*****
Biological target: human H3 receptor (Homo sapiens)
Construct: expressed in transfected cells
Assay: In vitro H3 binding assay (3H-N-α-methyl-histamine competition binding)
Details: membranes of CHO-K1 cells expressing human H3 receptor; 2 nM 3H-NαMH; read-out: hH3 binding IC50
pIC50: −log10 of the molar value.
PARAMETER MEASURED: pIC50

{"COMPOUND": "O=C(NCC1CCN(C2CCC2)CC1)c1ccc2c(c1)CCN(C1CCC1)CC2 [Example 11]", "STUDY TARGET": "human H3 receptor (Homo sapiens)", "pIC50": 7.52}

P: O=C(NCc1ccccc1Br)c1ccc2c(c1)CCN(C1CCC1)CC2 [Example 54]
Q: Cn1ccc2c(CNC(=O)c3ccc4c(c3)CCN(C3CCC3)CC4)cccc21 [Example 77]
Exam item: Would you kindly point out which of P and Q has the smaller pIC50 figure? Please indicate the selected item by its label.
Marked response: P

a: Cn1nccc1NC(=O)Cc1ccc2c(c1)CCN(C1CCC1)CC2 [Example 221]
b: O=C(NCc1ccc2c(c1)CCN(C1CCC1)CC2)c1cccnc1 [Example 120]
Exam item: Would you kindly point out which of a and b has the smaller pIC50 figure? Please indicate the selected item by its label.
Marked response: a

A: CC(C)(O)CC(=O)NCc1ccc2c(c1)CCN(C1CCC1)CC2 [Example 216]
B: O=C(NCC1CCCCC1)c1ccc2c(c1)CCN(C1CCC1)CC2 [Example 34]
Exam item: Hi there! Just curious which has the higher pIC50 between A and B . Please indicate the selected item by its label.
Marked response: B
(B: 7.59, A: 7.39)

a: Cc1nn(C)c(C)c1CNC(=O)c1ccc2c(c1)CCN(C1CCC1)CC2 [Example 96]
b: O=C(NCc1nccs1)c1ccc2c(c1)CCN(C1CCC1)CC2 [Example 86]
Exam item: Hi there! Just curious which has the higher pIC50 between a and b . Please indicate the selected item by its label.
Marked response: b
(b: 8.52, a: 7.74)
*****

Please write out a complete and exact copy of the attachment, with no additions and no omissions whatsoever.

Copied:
Biological target: human H3 receptor (Homo sapiens)
Construct: expressed in transfected cells
Assay: In vitro H3 binding assay (3H-N-α-methyl-histamine competition binding)
Details: membranes of CHO-K1 cells expressing human H3 receptor; 2 nM 3H-NαMH; read-out: hH3 binding IC50
pIC50: −log10 of the molar value.
PARAMETER MEASURED: pIC50

{"COMPOUND": "O=C(NCC1CCN(C2CCC2)CC1)c1ccc2c(c1)CCN(C1CCC1)CC2 [Example 11]", "STUDY TARGET": "human H3 receptor (Homo sapiens)", "pIC50": 7.52}

P: O=C(NCc1ccccc1Br)c1ccc2c(c1)CCN(C1CCC1)CC2 [Example 54]
Q: Cn1ccc2c(CNC(=O)c3ccc4c(c3)CCN(C3CCC3)CC4)cccc21 [Example 77]
Exam item: Would you kindly point out which of P and Q has the smaller pIC50 figure? Please indicate the selected item by its label.
Marked response: P

a: Cn1nccc1NC(=O)Cc1ccc2c(c1)CCN(C1CCC1)CC2 [Example 221]
b: O=C(NCc1ccc2c(c1)CCN(C1CCC1)CC2)c1cccnc1 [Example 120]
Exam item: Would you kindly point out which of a and b has the smaller pIC50 figure? Please indicate the selected item by its label.
Marked response: a

A: CC(C)(O)CC(=O)NCc1ccc2c(c1)CCN(C1CCC1)CC2 [Example 216]
B: O=C(NCC1CCCCC1)c1ccc2c(c1)CCN(C1CCC1)CC2 [Example 34]
Exam item: Hi there! Just curious which has the higher pIC50 between A and B . Please indicate the selected item by its label.
Marked response: B
(B: 7.59, A: 7.39)

a: Cc1nn(C)c(C)c1CNC(=O)c1ccc2c(c1)CCN(C1CCC1)CC2 [Example 96]
b: O=C(NCc1nccs1)c1ccc2c(c1)CCN(C1CCC1)CC2 [Example 86]
Exam item: Hi there! Just curious which has the higher pIC50 between a and b . Please indicate the selected item by its label.
Marked response: b
(b: 8.52, a: 7.74)